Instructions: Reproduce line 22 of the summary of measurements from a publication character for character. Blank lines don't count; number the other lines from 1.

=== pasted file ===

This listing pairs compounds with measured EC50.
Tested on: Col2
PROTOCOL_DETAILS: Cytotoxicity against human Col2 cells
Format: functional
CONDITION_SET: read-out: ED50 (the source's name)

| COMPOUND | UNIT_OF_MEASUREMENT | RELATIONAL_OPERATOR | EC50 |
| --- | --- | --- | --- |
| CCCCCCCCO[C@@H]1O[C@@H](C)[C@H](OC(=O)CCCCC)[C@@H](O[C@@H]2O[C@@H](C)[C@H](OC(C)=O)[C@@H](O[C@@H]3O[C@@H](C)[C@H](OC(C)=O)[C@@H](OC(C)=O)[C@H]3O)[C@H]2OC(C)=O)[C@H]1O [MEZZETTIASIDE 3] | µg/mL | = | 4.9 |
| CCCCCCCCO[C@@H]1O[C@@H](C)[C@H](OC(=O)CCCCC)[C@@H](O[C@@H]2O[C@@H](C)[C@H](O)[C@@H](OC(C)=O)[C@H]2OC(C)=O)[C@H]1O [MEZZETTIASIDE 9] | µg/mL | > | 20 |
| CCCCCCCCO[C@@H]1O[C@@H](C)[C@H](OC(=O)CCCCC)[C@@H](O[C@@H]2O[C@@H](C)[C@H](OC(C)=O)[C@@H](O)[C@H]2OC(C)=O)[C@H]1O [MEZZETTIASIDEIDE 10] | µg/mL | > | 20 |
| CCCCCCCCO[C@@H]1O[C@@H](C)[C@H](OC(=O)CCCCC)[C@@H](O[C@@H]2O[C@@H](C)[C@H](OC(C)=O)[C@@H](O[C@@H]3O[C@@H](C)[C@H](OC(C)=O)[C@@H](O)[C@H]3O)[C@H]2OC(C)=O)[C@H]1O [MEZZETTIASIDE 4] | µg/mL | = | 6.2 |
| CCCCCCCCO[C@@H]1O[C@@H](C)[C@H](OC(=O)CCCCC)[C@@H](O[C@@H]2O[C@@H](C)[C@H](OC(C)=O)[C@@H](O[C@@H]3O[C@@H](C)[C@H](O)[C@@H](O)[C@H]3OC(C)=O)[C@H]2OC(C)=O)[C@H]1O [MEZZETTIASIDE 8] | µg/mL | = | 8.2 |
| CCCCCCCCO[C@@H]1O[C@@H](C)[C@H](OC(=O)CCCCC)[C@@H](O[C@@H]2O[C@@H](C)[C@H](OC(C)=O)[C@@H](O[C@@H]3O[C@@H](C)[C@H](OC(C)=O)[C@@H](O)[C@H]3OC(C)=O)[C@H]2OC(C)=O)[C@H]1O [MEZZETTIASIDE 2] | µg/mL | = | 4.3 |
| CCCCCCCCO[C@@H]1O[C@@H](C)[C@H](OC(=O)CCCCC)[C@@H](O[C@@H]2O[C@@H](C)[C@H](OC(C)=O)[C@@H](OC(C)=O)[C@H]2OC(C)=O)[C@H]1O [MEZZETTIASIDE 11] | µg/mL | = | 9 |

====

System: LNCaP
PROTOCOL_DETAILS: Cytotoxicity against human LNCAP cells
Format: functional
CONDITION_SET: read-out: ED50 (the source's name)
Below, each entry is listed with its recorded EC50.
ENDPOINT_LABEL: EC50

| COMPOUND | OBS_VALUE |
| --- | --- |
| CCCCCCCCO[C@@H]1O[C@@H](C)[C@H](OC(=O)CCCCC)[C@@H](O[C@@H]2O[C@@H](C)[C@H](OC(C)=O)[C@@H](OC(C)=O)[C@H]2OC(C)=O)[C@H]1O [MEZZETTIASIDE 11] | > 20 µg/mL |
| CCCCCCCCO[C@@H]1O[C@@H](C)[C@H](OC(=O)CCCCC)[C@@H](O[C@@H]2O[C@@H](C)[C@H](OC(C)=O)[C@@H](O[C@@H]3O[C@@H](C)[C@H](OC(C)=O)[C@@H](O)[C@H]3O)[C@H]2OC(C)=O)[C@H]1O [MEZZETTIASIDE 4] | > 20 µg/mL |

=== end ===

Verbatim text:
| COMPOUND | OBS_VALUE |